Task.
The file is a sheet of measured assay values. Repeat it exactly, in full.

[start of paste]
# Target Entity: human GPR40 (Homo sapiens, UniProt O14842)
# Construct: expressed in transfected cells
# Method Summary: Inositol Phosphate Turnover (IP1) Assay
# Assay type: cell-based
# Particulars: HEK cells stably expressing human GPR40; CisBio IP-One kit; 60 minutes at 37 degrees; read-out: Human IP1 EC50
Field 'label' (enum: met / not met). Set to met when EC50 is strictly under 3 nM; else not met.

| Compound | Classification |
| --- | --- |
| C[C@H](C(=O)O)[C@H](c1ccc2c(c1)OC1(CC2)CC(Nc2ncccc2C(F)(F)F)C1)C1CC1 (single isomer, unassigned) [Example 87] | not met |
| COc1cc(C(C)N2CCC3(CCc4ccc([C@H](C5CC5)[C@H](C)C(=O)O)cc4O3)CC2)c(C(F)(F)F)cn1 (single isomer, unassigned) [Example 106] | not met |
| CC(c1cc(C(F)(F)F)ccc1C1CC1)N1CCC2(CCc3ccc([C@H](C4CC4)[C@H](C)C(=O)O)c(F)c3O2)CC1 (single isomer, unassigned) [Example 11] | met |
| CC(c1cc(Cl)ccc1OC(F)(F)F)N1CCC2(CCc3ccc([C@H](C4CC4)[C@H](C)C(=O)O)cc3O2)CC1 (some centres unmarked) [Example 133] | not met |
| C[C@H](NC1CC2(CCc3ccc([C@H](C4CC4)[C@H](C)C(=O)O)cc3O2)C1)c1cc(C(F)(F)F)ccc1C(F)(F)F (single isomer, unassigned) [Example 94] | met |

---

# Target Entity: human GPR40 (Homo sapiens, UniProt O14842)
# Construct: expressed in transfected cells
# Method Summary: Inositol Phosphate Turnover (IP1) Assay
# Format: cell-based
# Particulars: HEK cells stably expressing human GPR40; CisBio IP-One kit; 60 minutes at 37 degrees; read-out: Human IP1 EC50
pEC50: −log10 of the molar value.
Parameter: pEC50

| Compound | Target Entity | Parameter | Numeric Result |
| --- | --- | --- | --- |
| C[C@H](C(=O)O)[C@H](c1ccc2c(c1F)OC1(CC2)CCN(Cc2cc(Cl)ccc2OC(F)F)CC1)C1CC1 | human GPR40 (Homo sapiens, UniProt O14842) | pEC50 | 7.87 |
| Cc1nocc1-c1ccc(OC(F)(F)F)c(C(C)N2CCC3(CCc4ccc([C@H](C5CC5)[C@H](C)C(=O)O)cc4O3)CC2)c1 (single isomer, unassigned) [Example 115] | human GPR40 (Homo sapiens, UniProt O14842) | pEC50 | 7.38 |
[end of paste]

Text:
# Target Entity: human GPR40 (Homo sapiens, UniProt O14842)
# Construct: expressed in transfected cells
# Method Summary: Inositol Phosphate Turnover (IP1) Assay
# Assay type: cell-based
# Particulars: HEK cells stably expressing human GPR40; CisBio IP-One kit; 60 minutes at 37 degrees; read-out: Human IP1 EC50
Field 'label' (enum: met / not met). Set to met when EC50 is strictly under 3 nM; else not met.

| Compound | Classification |
| --- | --- |
| C[C@H](C(=O)O)[C@H](c1ccc2c(c1)OC1(CC2)CC(Nc2ncccc2C(F)(F)F)C1)C1CC1 (single isomer, unassigned) [Example 87] | not met |
| COc1cc(C(C)N2CCC3(CCc4ccc([C@H](C5CC5)[C@H](C)C(=O)O)cc4O3)CC2)c(C(F)(F)F)cn1 (single isomer, unassigned) [Example 106] | not met |
| CC(c1cc(C(F)(F)F)ccc1C1CC1)N1CCC2(CCc3ccc([C@H](C4CC4)[C@H](C)C(=O)O)c(F)c3O2)CC1 (single isomer, unassigned) [Example 11] | met |
| CC(c1cc(Cl)ccc1OC(F)(F)F)N1CCC2(CCc3ccc([C@H](C4CC4)[C@H](C)C(=O)O)cc3O2)CC1 (some centres unmarked) [Example 133] | not met |
| C[C@H](NC1CC2(CCc3ccc([C@H](C4CC4)[C@H](C)C(=O)O)cc3O2)C1)c1cc(C(F)(F)F)ccc1C(F)(F)F (single isomer, unassigned) [Example 94] | met |

---

# Target Entity: human GPR40 (Homo sapiens, UniProt O14842)
# Construct: expressed in transfected cells
# Method Summary: Inositol Phosphate Turnover (IP1) Assay
# Format: cell-based
# Particulars: HEK cells stably expressing human GPR40; CisBio IP-One kit; 60 minutes at 37 degrees; read-out: Human IP1 EC50
pEC50: −log10 of the molar value.
Parameter: pEC50

| Compound | Target Entity | Parameter | Numeric Result |
| --- | --- | --- | --- |
| C[C@H](C(=O)O)[C@H](c1ccc2c(c1F)OC1(CC2)CCN(Cc2cc(Cl)ccc2OC(F)F)CC1)C1CC1 | human GPR40 (Homo sapiens, UniProt O14842) | pEC50 | 7.87 |
| Cc1nocc1-c1ccc(OC(F)(F)F)c(C(C)N2CCC3(CCc4ccc([C@H](C5CC5)[C@H](C)C(=O)O)cc4O3)CC2)c1 (single isomer, unassigned) [Example 115] | human GPR40 (Homo sapiens, UniProt O14842) | pEC50 | 7.38 |